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What Will Lettrism Turn Out to Be?
Wednesday, December 12, 2012 at 1:00 pm
Beinecke Library, Room 39

Published in 1954, Maurice Lemaître’s What is Lettrism? sought to define a movement that had been making headlines in Paris for nearly a decade. No arena of avant-garde experimentation seemed beyond its reach. Poetry, music, literature, painting, sculpture, architecture—the Lettrists announced a new approach to all of them. And in fact the creative energy unleashed by the movement rippled across postwar Europe (and well beyond) for decades to come. Yet today Lettrism is virtually unknown. Beyond a small coterie of initiates, combatants, and connoisseurs, it is remembered at best as a "precursor" of Situationism, or perhaps an esoteric form of Concrete Poetry. Now finishing a two-month fellowship at Beinecke, Frédéric Acquaviva will reveal some of the discoveries from his first plunge into the massive archive of Maurice Lemaître, acquired by Beinecke in 2009, as he discusses his continuing struggle to define Lettrism’s legacy in the tweny-first century, a task that has kept him busy for more than fifteen years.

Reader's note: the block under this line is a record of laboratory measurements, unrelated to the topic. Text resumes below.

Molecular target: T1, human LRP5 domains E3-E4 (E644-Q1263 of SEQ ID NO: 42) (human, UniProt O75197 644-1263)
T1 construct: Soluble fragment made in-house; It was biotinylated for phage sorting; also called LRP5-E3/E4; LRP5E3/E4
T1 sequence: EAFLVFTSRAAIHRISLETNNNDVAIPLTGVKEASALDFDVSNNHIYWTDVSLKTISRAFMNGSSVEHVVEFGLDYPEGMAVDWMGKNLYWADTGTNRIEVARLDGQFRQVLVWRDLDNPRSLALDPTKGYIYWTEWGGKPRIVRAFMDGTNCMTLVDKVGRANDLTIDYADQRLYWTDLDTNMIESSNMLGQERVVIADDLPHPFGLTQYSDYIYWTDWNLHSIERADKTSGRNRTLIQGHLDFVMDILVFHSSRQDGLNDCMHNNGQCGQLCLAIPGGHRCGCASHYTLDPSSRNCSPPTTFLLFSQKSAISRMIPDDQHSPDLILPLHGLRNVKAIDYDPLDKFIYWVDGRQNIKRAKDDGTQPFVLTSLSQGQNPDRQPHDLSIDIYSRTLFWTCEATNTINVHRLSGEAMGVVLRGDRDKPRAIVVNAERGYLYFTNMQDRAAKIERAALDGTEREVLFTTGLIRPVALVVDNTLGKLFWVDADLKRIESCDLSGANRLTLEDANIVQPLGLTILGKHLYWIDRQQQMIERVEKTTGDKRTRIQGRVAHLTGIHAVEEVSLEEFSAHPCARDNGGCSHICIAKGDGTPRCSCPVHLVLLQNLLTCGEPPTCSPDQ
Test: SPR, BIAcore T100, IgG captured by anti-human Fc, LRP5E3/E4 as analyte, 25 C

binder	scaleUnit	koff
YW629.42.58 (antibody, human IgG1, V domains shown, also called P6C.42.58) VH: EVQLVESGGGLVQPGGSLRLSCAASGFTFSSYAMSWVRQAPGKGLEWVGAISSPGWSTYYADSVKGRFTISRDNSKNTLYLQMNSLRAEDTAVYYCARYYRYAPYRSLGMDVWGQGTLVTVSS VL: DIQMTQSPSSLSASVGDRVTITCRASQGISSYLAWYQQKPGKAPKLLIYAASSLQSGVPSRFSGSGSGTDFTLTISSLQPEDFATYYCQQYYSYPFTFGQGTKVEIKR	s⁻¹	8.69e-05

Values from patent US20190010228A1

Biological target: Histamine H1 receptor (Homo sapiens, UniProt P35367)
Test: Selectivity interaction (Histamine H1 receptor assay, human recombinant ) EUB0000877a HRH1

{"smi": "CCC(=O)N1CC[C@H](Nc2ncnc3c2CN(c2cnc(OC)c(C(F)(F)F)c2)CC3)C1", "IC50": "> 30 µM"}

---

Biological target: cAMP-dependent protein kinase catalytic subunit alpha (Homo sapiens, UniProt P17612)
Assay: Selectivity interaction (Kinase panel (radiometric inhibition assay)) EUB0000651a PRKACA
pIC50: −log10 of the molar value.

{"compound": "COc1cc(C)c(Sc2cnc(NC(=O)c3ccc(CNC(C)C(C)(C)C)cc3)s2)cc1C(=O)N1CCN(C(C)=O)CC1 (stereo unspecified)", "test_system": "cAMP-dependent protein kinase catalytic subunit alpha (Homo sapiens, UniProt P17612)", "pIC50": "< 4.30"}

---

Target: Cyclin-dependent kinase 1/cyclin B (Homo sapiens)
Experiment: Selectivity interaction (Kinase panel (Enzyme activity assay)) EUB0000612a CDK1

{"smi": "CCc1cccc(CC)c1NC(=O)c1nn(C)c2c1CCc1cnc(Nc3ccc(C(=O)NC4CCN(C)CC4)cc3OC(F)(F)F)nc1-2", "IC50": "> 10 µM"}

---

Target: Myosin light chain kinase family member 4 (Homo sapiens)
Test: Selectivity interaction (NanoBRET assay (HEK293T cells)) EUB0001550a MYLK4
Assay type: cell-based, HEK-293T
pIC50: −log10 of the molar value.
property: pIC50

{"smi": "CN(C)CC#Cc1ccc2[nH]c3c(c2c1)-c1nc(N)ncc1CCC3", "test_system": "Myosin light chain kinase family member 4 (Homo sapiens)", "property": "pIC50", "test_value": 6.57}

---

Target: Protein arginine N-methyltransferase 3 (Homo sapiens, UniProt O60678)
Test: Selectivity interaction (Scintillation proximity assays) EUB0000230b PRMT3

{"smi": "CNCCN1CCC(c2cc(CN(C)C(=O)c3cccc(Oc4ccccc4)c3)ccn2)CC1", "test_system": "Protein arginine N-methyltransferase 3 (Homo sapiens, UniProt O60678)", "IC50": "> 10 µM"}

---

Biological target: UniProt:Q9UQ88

Frédéric Acquaviva is a French composer living in Berlin. Working with authors such as Pierre Guyotat and Jean-Luc Parant, Frédéric composes experimental music and sound installations that focus on the possibilities of the voice. He is a specialist in the history of Lettrism and sound poetry and has orchestrated and produced the symphonies of Isidore Isou, Gabriel Pomerand, and Maurice Lemaître. In the last two years, Frédéric curated a major exhibition on Gil J Wolman, I am Immortal and Alive, at Barcelona’s MACBA, the first Parisian retrospective on Lettrism, Bientôt les Lettristes (with Bernard Blistène) in the Passage de Retz, and Specters of Artaud: Language and the Arts in the 1950s (with Kaira Cabanas) at the Reina Sofia in Madrid. He has written monographs on Jacques Spacagna and Bernard Heidsieck, and produced Radio/Phonies, a show on various artists and poets, including Henri Chopin, Marcel Hanoun, Pierre Albert-Birot, and Otto Muehl, for France Culture.


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